Communicating with Congress

There are lots of ways to communicate with elected officials, from writing a letter or email and calling their offices to sending a message on social media or attending an in-person meeting. Below we outline some tips for how to communicate with Members of Congress and their staff.

 

  • Writing emails and letters. Always be respectful and polite and include the specific reason you are writing (and generally focus on one issue if possible), make the email or letter as personal as possible, and let the legislator know that you live in their state or district (if that is the case). It is also a good idea to offer to meet with the legislator or their staff to discuss the issue further and thank them for considering your thoughts.

 

  • Making a phone call. When calling a legislator’s office, you are unlikely to actually get a chance to talk to the legislator. In this case, ask to speak to the staff member who handles the issue about which you are calling or if you can leave a message for the legislator (or both). As with writing a letter, always be respectful and polite, make sure to say that you live in the legislator’s state or district (if that is the case), specify the issue about which you are calling, and thank the legislator or staff member for taking the time to consider your thoughts. Before the call, prepare some notes so you know (and remember) what you want to say.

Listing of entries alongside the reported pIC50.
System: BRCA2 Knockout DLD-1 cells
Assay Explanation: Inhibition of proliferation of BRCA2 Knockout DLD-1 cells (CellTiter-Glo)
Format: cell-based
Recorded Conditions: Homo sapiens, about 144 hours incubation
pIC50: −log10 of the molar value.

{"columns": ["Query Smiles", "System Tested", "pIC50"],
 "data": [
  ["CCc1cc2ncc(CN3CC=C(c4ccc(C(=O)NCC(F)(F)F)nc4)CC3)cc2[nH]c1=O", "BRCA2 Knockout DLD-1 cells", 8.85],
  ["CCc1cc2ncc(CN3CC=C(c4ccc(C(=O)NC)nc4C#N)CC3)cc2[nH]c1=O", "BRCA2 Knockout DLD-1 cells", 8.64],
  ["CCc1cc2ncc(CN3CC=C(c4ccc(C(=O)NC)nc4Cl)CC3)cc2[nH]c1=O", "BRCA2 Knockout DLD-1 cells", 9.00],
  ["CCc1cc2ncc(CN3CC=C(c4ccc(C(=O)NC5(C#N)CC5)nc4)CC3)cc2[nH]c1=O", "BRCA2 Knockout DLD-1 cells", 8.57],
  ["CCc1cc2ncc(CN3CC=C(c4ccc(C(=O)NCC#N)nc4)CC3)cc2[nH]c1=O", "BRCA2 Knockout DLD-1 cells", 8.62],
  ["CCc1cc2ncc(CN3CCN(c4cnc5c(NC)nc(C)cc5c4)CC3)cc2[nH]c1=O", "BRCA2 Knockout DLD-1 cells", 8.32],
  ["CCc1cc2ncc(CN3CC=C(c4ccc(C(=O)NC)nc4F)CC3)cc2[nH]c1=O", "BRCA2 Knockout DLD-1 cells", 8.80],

• Meeting with legislators. To set up a meeting with a legislator, contact his or her office and ask for a time to meet well in advance of when you’d like to discuss an issue—it will likely take quite a bit of time to lock down a date. Once the meeting is set up, be sure to prepare for the meeting by making notes regarding what you want to say, and always be polite and respectful during the meeting. Be sure to send a note or email after the meeting to thank the legislator for his or her time and for considering your thoughts.

 

  • Using social media. Social media can be a great way to connect with legislators. When you do, as always, be polite and respectful and make it as personal as you can. Once posted, ask people in your network to share and comment to help broaden your audience and increase the impact of your post or tweet.

 

  • Speaking at a townhall meeting. Legislators often host townhall-style meetings with constituents when they are in their home state or district, providing an excellent opportunity to communicate your thoughts to an elected official (and your fellow citizens). Think through what you want to say before the event, and if you are called on to ask a question, be calm and respectful and discuss why what you are talking about is important to you and your community.

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